The image above is basically how a resin kit build begins. A few kits on hand at the workbench can spur action. Once you begin one, it’s very easy to keep moving along and build more. This isn’t the complete stash as that is overwhelming. I just pulled a few that looked interesting and decided to take the great leap forward.
With a move to a new home looming on the calendar, the layout work has stopped. In mid-April, my wife and I decided to have a few areas of the new house upgraded before moving in to live. As I am between employment opportunities, I could be on site to answer questions and keep the work moving forward. I set up a small table into my new hobby space along with some basic tools and a few resin kits. I started building on April 28. Along the way I learned a great deal and enjoyed almost every kit. The dates noted are when the build for each kit started. Continue reading “Recent Resin Freight Car Kit builds”
Through the course of our hobby years we meet a variety of people who inspire and encourage our own efforts. I met Jim Kubanick a number of years ago when he moved to Morgantown, WV. He became a member of the model railroad club where I was a member at that time. We share an affinity for the common and uncommon freight car, and the history of freight cars. Jim has built a number of fine models and he has shared tips and data as I progress in building the many kits in my stash. As I am still getting settled after the move to Texas, Jim will guest on this post and share some of his models and notes. Jim works in HO scale and concentrates his efforts on the early-to-mid 1950s.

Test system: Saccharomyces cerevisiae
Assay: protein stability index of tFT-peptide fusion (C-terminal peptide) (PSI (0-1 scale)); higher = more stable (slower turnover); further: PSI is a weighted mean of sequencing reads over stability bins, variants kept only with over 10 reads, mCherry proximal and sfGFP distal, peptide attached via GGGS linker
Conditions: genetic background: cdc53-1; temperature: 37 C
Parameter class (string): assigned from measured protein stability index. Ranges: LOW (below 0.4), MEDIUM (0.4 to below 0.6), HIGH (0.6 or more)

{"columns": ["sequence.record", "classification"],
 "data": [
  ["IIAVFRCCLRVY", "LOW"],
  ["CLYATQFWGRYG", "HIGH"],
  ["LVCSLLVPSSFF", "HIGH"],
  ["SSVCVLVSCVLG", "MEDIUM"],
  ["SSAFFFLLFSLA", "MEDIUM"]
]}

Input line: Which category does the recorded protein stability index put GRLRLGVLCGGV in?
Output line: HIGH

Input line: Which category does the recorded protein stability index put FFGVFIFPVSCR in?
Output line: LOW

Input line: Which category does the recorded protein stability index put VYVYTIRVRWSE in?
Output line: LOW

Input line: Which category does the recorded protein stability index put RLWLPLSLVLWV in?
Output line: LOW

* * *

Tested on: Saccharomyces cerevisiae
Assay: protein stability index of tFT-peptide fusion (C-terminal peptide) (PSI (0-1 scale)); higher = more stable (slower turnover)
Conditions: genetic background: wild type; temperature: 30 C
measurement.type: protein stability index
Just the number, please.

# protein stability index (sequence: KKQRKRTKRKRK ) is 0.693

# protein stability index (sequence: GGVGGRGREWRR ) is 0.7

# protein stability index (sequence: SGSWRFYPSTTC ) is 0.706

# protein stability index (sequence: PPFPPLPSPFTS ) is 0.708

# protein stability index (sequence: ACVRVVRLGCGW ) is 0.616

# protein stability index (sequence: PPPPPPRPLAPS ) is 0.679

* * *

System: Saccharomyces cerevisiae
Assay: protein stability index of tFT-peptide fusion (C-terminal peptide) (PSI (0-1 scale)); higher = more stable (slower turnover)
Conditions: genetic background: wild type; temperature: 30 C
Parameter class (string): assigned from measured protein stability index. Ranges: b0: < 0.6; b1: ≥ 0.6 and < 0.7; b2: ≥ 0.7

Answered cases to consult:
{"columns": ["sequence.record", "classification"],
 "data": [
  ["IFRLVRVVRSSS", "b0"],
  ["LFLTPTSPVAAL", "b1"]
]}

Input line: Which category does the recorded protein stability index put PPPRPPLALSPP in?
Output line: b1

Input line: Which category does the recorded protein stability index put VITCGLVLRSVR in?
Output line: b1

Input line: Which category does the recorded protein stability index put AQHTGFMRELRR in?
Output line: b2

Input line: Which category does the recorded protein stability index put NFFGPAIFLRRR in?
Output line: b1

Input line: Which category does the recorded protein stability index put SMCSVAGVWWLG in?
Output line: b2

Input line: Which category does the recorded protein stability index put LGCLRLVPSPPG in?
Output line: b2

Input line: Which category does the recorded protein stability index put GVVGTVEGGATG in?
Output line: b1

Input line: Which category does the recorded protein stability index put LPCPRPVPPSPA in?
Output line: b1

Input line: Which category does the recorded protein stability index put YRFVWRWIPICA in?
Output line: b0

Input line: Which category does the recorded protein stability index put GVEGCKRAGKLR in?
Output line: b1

I am in the process of moving to Texas, so I have a guest blog post!
Collaboration and communication with other modelers who have similar interests can spur progress on a number of projects. My friend Harold Oakhill is modeling the Ulster & Delaware Railroad in the heady days of the early 1920s. We regularly discuss developing an era-specific freight car fleet. Of the many details, paint and lettering are frequent topics. Harold recently wrapped up a few HO scale Westerfield Pennsylvania Railroad XL box cars, which were the backbone of the huge PRR box car fleet in the early 1920s. Please follow along as Harold discusses his concerns and methods in the finishing steps for these models.
This post began as six separate email updates with a few friends to share upgrade ideas and techniques for the HO scale Accurail USRA hopper models. Since everything worked out pretty well, and the images are decent, I thought I’d share it here. Most of the images on this post can be seen in a larger size after clicking on them.